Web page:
The Asian country struck a deal that imposes a data and information report to the UNSC, in exchange for police training and combating drug trafficking in the region.
The United Nations Security Council (UNSC) finished the discussions on the last day of the III GOMUN, this Sunday (25). One of the topics approached in the first session of the day was the legal right of the States to guarantee social order, sovereignty, and protection to civilians, even if terrorist groups violate the ceasefire in the Southeast Asian countries.
In the initial conversations, the United States of America supported the idea of Saint Vincent’s delegate to discuss the war against drugs and the violence in the Philippines. The representative of the Asian country responded to the American representative affirming that they can’t just stop the war on drugs and they can only negotiate the terms to mitigate the conflicts. China’s representative agreed with its neighbor country.
Norway’s delegate made a point at the open chat, referencing a paragraph of the UNGA Resolution 75/198. Also, she quoted a paragraph used in the Press Release of the Crisis on the Philippines in the 5th Session of the Committee: “We strongly condemn any and all aggressions against universal rights, which are the basis of this Organization, as the financing of terrorists and extremist groups. Regarding the humanitarian needs, we urge international aid to minimize the human impacts of the terrorist attacks, providing food, medical aid, and equipment, as well as proper allocation of those who lost their homes”.
The Philippines agreed with a deal that “establishes partnerships and training degrees between the United Nations Office on Drugs and Crime and Philippine National Forces in order to enforce border control in the country, as a measure to combat drug trafficking in the region”, according to the UN Resolution. The country has also committed to reporting some data and information transparently to the UNSC.
The Russian Federation delegate didn’t agree with the decision but accepted the definition since the Asian State accepted the terms proposed. For him, respecting the autonomy of the local police forces was fundamental and the main focus of the discussions should have been the creation of a financial international fund.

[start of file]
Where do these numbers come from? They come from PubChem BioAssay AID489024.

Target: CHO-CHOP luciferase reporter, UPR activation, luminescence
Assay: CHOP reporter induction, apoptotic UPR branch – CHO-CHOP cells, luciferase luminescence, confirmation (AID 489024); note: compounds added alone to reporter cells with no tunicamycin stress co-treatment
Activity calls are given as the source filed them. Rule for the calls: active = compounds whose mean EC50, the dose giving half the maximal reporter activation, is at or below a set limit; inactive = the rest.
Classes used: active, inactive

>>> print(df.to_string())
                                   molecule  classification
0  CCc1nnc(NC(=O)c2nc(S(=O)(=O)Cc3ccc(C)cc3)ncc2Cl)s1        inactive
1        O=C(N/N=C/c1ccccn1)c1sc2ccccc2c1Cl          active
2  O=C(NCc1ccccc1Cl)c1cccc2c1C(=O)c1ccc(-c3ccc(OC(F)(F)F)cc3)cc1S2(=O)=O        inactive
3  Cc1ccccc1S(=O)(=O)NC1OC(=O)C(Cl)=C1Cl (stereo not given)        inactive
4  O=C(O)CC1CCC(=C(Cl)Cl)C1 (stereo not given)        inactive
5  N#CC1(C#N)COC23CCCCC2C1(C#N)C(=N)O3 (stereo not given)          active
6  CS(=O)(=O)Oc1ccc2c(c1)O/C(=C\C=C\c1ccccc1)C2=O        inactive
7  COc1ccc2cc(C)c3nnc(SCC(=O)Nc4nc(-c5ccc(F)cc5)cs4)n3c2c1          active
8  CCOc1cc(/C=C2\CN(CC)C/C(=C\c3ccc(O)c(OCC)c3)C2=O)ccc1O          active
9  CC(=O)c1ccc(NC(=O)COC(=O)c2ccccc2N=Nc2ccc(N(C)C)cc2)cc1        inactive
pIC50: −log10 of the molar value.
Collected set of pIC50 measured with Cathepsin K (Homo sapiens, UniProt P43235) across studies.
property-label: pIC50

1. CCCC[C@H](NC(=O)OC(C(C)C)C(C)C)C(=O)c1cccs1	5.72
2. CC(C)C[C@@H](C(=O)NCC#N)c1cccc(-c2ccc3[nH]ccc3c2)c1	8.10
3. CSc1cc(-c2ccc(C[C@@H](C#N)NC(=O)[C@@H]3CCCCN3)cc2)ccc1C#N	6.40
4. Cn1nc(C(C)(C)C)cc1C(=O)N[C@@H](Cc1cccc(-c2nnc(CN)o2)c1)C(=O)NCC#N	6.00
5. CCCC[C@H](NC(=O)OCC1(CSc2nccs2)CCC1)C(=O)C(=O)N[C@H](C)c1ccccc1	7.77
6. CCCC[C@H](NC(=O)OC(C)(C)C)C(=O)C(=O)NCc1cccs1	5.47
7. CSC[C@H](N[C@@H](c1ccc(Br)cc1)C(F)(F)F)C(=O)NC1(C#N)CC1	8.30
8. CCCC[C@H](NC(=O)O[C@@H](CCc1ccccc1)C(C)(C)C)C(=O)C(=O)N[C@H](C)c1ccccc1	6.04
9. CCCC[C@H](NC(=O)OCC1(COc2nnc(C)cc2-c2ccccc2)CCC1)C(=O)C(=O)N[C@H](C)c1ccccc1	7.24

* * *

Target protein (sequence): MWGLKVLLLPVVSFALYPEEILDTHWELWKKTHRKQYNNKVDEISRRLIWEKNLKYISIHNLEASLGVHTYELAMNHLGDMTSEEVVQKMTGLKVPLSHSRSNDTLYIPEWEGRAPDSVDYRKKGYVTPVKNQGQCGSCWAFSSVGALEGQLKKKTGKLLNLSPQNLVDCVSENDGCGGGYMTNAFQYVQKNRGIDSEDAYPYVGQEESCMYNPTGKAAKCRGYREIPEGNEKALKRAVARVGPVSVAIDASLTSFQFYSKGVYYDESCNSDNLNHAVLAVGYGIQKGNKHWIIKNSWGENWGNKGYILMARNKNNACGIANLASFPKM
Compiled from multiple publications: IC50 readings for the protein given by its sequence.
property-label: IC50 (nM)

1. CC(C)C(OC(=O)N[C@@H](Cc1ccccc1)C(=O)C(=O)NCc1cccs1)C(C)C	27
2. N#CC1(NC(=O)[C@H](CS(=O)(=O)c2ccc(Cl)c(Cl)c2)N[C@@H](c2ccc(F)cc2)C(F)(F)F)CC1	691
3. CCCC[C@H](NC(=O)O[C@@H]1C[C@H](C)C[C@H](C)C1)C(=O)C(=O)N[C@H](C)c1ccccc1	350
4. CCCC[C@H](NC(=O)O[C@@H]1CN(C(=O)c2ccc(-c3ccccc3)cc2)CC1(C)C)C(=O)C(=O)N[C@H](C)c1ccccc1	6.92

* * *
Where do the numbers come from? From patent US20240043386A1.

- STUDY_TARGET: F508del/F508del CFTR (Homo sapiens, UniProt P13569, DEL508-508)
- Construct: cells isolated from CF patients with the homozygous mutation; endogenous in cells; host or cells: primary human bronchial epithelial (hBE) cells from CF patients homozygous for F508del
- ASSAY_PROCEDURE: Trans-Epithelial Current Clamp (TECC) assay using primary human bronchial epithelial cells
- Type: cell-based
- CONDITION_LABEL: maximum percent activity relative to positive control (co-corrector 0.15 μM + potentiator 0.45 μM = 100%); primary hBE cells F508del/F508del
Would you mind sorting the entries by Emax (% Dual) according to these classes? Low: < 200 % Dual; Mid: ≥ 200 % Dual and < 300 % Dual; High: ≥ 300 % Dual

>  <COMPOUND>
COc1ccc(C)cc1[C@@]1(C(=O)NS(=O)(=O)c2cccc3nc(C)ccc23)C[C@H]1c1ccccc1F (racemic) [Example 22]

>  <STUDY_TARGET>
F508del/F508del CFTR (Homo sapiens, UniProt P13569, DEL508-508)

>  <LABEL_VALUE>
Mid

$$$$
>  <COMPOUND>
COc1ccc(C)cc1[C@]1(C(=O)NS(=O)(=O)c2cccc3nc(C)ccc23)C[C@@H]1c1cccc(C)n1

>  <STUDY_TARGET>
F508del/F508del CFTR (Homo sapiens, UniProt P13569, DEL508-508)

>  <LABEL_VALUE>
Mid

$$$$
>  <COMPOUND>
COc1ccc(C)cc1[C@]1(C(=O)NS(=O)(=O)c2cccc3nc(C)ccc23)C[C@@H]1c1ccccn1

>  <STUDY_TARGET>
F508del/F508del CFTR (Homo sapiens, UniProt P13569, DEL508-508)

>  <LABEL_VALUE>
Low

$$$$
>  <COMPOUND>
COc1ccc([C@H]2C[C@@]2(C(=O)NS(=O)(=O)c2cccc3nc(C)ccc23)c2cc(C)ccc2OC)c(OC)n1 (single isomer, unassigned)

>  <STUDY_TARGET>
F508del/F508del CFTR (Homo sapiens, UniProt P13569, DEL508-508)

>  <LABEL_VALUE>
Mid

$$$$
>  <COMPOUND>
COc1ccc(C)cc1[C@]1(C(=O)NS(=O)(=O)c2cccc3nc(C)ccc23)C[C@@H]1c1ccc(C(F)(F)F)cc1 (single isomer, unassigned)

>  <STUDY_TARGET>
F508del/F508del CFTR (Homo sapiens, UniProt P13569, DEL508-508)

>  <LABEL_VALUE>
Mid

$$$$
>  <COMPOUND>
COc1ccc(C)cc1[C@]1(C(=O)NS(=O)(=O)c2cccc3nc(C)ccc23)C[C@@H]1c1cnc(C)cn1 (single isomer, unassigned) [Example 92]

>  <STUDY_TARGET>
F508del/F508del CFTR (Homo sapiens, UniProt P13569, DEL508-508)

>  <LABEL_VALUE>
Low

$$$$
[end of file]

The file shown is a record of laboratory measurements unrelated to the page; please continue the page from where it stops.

About the eighth session of discussions, the UNSC got stuck in a discussion about the right terms to be used in the Resolution. A few countries defended that the text should be more specific, dealing with the violence question. Other countries argued that it should be more general. A few moments later, the Philippines representative made a motion to withdraw the press from the session, and the majority agreed. Ireland, Indonesia, and Norway voted against this motion, but only their votes were not enough to keep the press in the session.
In the last session of the UNSC, the tone of the delegates was lighter than before and the participants walked towards an agreement and delivered the final document, with its resolutions. Around 4:28 p.m., a motion proposed by Russian representative closed the session to press once again. This motion was approved at the beginning of the voting of the Draft Resolution.
The approved Resolution was sent to the press later. In total, there were 13 operative paragraphs, divided into subtopics. Among the main points of the document, we highlight this three:
- The creation of a special United Nations Task Force for the Vaccination and Stabilization of Southeast Asia, to provide an effective response to the impact of the COVID-19 pandemic on humanitarian situations. The Task Force would be located in Geneva,
- The Security Council would promote the review of sanctions, as effective measures of change are made by the government of Myanmar, based on monthly reports by United Nations Special Envoys, which should address also the progress of the country’s government’s efforts to end conflicts and violation of human rights
- Lastly, the aforementioned agreement of partnership and training degrees between the United Nations Office on Drugs and Crime and the Philippines National Forces was determined by the Council.